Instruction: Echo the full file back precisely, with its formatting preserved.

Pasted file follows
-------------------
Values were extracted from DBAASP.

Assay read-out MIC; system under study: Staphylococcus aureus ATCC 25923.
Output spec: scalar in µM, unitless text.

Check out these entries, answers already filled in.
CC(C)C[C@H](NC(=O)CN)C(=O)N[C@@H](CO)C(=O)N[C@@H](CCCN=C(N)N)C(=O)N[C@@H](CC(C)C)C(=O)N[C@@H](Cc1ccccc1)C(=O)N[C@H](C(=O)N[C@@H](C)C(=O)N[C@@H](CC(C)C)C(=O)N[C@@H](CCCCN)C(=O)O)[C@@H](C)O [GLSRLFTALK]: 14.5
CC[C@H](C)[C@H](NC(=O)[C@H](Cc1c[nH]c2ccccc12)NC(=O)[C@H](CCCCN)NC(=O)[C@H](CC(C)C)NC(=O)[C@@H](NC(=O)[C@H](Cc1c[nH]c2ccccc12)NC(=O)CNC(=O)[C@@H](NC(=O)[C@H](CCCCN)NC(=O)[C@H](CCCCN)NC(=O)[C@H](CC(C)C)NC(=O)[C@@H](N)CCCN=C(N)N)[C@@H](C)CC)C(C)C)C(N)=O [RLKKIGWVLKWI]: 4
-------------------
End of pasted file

Values were extracted from DBAASP.

Assay read-out MIC; system under study: Staphylococcus aureus ATCC 25923.
Output spec: scalar in µM, unitless text.

Check out these entries, answers already filled in.
CC(C)C[C@H](NC(=O)CN)C(=O)N[C@@H](CO)C(=O)N[C@@H](CCCN=C(N)N)C(=O)N[C@@H](CC(C)C)C(=O)N[C@@H](Cc1ccccc1)C(=O)N[C@H](C(=O)N[C@@H](C)C(=O)N[C@@H](CC(C)C)C(=O)N[C@@H](CCCCN)C(=O)O)[C@@H](C)O [GLSRLFTALK]: 14.5
CC[C@H](C)[C@H](NC(=O)[C@H](Cc1c[nH]c2ccccc12)NC(=O)[C@H](CCCCN)NC(=O)[C@H](CC(C)C)NC(=O)[C@@H](NC(=O)[C@H](Cc1c[nH]c2ccccc12)NC(=O)CNC(=O)[C@@H](NC(=O)[C@H](CCCCN)NC(=O)[C@H](CCCCN)NC(=O)[C@H](CC(C)C)NC(=O)[C@@H](N)CCCN=C(N)N)[C@@H](C)CC)C(C)C)C(N)=O [RLKKIGWVLKWI]: 4